tRNA is the most highly modified class of RNA species, and modifications are found in tRNAs from all organisms that have been examined. Yeast cytoplasmic tRNAs have 25 biochemically distinct modifications, and the average tRNA has 13 modified residues. These modifications are highly conserved in eukaryotes, including humans, and many of the corresponding genes have been identified in this and other labs. It is known from previous work in the field that several modifications in and around the anticodon loop have crucial roles in various aspects of translation, while several other modifications remote from the anticodon loop have specific roles in tRNA folding and/or stability. However, the precise roles of many other individual modifications are only poorly understood, and are under investigation in our lab.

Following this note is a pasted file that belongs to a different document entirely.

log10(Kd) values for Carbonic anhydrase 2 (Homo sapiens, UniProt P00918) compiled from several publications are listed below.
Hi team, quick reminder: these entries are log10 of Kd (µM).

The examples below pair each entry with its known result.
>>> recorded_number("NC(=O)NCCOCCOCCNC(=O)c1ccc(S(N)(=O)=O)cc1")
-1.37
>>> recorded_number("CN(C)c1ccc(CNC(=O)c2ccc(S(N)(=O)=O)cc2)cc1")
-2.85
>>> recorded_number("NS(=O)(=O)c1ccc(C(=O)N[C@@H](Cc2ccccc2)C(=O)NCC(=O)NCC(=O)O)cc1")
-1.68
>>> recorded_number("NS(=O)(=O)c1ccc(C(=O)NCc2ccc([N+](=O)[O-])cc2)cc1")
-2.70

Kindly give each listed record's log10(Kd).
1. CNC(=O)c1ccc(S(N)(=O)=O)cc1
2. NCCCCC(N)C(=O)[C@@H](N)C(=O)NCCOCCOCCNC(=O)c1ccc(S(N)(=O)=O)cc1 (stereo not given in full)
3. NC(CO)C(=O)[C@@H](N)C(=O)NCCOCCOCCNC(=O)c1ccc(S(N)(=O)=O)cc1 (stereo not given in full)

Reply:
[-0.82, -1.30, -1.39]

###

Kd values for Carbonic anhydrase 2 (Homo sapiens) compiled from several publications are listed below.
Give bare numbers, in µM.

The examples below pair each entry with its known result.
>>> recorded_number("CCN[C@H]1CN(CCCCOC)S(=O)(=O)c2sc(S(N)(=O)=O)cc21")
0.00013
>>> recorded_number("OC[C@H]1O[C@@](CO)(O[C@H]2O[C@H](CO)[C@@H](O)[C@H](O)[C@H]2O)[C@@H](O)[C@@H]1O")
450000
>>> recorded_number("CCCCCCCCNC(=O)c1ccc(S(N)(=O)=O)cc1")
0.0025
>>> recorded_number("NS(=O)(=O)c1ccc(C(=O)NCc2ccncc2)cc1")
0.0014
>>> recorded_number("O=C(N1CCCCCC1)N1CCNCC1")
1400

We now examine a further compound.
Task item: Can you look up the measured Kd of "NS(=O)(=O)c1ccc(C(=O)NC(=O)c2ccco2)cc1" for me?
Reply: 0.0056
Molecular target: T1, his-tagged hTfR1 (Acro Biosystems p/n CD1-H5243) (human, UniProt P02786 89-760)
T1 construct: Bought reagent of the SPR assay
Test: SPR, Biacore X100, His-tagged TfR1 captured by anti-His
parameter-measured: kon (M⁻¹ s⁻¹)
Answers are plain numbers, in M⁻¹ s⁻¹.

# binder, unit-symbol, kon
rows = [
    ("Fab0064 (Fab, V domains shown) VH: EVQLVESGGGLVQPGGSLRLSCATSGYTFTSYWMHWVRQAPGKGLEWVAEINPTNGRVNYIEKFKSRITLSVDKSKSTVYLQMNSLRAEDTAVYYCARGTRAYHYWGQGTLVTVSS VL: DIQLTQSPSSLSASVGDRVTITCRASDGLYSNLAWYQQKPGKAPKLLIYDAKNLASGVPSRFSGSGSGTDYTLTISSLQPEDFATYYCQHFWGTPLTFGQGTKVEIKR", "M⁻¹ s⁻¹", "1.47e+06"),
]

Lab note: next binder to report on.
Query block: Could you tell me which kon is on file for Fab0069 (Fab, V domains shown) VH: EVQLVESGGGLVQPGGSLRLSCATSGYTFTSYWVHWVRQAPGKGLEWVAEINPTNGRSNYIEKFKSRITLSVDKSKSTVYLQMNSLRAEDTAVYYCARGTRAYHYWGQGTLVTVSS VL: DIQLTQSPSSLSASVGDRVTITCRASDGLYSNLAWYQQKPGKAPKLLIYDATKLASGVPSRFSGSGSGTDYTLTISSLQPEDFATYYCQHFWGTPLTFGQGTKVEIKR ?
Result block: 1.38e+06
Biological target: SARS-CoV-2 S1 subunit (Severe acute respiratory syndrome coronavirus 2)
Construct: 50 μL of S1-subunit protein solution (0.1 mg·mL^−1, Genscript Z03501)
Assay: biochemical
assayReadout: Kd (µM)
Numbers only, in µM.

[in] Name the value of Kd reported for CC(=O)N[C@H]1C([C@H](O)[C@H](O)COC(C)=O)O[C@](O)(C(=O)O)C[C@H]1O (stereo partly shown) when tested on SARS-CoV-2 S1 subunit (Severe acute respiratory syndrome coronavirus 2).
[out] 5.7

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Another major problem of interest to us is the nature of the substrate specificity of modification enzymes. Modification enzymes are highly specific for certain tRNA species and for specific residues within these tRNAs. This specificity can be crucial because failure of modification can lead to non-functional tRNA, and because inadvertent modification of the incorrect species can have deleterious effects on the cell. We are currently investigating the specificity of several enzymes in vivo and in vitro.
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Recent work in this lab and the lab of E. Grayhack has focused on establishing yeast as the eukaryote of choice for high throughput purification of yeast and other eukaryotic proteins for biochemical analysis and structural biology. Although expression in E. coli has been used for biochemical analysis and for the determination of a large number of protein structures, expression of eukaryotic proteins in E. coli often results in limited solubility, as well as in the absence of post-translational modifications. To establish yeast as an organism for high throughput cloning, expression and purification, we have developed several methods.
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